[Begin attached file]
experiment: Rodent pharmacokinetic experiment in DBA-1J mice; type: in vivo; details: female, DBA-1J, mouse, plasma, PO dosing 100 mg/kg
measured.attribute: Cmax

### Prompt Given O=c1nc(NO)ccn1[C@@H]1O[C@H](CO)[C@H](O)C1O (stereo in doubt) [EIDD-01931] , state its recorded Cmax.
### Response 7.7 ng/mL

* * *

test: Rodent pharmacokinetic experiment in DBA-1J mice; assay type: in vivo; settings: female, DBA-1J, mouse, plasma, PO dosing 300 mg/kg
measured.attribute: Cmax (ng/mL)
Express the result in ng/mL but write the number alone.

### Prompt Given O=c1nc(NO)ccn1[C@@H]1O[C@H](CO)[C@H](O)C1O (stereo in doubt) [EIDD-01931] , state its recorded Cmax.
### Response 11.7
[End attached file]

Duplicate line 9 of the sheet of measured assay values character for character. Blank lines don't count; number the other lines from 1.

### Prompt Given O=c1nc(NO)ccn1[C@@H]1O[C@H](CO)[C@H](O)C1O (stereo in doubt) [EIDD-01931] , state its recorded Cmax.